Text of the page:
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John Mwanzia : Ex-Kenyan Military Who Owns Seven Hospitals In DRC, Spent Ksh84 Million

About sixteen years ago, John Mwanzia visited the Democratic Republic of Congo (DRC) on a UN peacekeeping mission as a paratrooper with the Kenyan military. During his stay there, he notices an extremely underserved healthcare industry. That is when an idea hit him, the possibility of setting up a healthcare facility in the war-stricken country.

About a decade later, he counts the gains and offers lessons for Kenyan entrepreneurs racing to invest in DRC. This is after the country was confirmed as the newest member of the East Africa Community.

Here is his story as told by WoK.

Starting capital

At the beginning, Mwanzia had about Ksh. 5 million from his savings. He decided to go back to Goma, the capital city of North Kivu province in DRC.

In an interview with the Business Daily, Mwanzia revealed that his idea to set up a hospital after what he saw the deplorable condition in the country. “I was touched by the sorry state of the healthcare facilities I had visited during my peacekeeping missions,” he said.

However, as he would soon realize, setting up a business in Goma was not easy. In a multilingual country where an estimated 242 languages are spoken, he faced a huge language barrier.


Other than the language barrier, Mwanzia also had to deal with the greater political instability that resulted in shaky economic conditions. A year before he started the business, the Congolese franc had lost more than 40% of its value against the US dollar.

I also had to liaise with the local authorities to get the relevant permits to practice in Goma before setting up the business, which wasn’t easy. I had to contend with the slow process of getting approval from the local health authorities to operate. You have to be patient or else your application can fall off the window. In Goma, officials don’t work as fast as they do in Nairobi,” he explained.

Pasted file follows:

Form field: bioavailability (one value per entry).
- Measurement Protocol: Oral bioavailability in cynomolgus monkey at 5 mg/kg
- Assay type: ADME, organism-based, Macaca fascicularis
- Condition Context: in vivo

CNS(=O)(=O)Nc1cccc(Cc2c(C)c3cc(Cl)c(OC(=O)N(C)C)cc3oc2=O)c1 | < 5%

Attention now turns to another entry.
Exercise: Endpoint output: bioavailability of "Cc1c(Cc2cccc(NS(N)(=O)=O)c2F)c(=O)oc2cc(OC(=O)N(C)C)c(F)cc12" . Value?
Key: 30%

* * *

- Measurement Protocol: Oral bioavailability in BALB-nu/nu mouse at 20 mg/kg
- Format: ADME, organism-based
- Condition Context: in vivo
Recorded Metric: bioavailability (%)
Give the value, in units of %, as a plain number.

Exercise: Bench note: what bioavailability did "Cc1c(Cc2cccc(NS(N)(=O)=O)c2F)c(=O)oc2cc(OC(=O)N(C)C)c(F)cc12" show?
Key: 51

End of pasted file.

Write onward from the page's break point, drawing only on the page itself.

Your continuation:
Another headache that the investor has to deal with is the bad road network that often delays his deliveries and increases the cost of doing business. “The road network in Congo is bad even though the government is trying,” Mr. Mwanzia says.

He is however proud that he has brought services that were not easily available to DRC. His hospitals have laboratories, radiology units, maternity clinics as well as a dental clinic.

Setting up

Eventually, he set up his hospital, Skyborne, an enterprise that has since grown into a chain of six hospitals and two clinics. One of the six is situated in Bukavu, a city in eastern DRC, and another at Uvira in South Kivu province just a few kilometres from Burundi, Congo border.

He also has a hospital in Goma and two more in Walukale which is 200 kilometre from Goma and one more in Kisangani. The two clinics are located in Bisie and Logu.

He has hired 300 local staff and 18 Kenyan medics. To attract the best talent in a foreign and sometimes volatile country, he offers better salaries ranging from Ksh. 100,000 to Ksh. 300,000 a month.

Massive business growth

Mr. Mwanzia revealed in the interview that the business is growing massively. In a month the hospitals serve up to 500,000 patients. Some of the common illnesses treated include malaria, typhoid as well as complicated kidney transplants.

Besides the locals, his hospitals, which he runs alone, also serve a growing list of foreigners and workers on UN missions and from mining firms in Goma.

Further expansion

When asked what has helped his business grow at such a rate, Mwanzia says that investing back in the business and ploughing back earnings into more investments has worked for him. He adds that he has set aside Ksh10 million to open two more hospitals this year to meet the growing demand for quality healthcare.

Mwanzia has spent over Ksh84 million to set up seven private hospitals in DRC.

“It is a good thing to be a daring person. It is the only way you can achieve anything in life,” says the International Relations graduate.